President Obama’s 2011 federal budget, a nearly $4 TRILLION monstrosity, includes an increase of $117 million for domestic violence programs –– a 22 percent increase. It is time to shine the light of truth on so-called “domestic violence” issues. Instead of “spousal abuse,” the broader term “domestic violence” provides cover for the Violence Against Women Act (VAWA) to spawn widespread distortion of data that is used for political ammunition to hold taxpayers hostage to the VAWA Mafia –– all those bureaucrats and social workers whose existence depends upon convincing the public that husbands are dangerous to their wives and children. In fact, the mother’s boyfriends are most often the perpetrators of abuse deaths and mothers are more often responsible for the neglect fatalities.
In fact, many of the experts in the area of abuse against women and children report that VAWA advocates have been pushing a slanted message for more than two decades, an agenda that is detrimental to the traditional family and destructive of the Constitution. Indeed, it is not an exaggeration to refer to the “VAWA Mafia” because the Violence Against Women Act (VAWA) does little to protect women or children; instead, it wastes money (over $1 billion a year) and propagates false information.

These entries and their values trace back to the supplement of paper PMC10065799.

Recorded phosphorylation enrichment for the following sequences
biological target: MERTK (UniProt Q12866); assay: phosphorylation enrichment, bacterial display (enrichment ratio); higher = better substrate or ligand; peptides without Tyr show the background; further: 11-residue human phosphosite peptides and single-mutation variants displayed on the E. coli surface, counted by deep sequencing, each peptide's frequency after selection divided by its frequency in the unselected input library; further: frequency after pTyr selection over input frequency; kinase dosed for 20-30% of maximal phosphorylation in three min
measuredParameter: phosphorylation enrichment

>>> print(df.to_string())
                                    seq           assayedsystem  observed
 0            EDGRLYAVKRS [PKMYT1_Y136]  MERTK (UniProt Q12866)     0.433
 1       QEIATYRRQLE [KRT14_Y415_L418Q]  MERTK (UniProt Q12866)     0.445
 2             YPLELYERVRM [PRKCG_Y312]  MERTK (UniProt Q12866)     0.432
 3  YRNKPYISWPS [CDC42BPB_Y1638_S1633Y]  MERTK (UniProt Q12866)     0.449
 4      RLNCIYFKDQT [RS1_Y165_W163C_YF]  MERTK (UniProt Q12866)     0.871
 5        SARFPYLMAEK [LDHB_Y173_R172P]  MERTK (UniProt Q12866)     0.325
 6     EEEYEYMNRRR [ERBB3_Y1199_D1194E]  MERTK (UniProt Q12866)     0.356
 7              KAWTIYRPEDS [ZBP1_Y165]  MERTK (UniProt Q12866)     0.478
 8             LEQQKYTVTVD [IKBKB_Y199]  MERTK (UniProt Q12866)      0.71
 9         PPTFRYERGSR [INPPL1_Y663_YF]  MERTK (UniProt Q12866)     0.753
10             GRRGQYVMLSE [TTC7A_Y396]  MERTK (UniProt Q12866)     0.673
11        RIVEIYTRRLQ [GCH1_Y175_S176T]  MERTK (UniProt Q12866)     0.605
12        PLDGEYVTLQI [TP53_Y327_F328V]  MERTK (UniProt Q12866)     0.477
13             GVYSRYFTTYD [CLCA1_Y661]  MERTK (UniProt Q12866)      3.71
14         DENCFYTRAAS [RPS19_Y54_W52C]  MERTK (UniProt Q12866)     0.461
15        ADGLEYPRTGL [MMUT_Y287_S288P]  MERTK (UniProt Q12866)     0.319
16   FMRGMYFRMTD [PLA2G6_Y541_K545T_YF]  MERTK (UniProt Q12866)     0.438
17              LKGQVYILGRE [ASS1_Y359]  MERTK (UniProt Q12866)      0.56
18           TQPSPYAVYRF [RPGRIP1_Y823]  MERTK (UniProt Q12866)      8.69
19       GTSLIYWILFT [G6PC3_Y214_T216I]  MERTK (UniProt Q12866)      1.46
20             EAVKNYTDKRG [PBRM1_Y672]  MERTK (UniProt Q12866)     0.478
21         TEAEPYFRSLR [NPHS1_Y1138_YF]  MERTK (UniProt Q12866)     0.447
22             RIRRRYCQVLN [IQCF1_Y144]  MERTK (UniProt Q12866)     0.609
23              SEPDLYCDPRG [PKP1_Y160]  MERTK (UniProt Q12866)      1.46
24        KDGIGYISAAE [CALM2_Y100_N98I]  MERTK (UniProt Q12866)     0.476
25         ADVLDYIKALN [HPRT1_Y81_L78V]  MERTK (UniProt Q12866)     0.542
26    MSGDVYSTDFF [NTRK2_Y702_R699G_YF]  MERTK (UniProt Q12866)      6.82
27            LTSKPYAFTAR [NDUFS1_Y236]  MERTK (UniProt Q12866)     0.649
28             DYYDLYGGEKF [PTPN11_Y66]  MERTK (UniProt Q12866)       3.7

Let’s be clear, violence against women and children are heinous acts. The U.S. Department of Health and Human Services reports that every year in the United States there are over 3 million referrals of child abuse that involve “the alleged maltreatment of approximately 6 million children.” Who does not recoil when innocence is stolen, whether in one awful trauma or through persistent, unrelenting acts of neglect, anger, sexual dominance or vengeance?
However, what is often overlooked is the central role that family structure plays when it comes to incidents of violence against women and children. While the majority of American children move through the stages of childhood in a secure environment where they are both loved and protected, increasing numbers of children live in household arrangements where they are neglected and abused rather than cherished. Millions of children learn early that they rate a distant second or third in priority behind drugs and/or their mother’s boyfriends.
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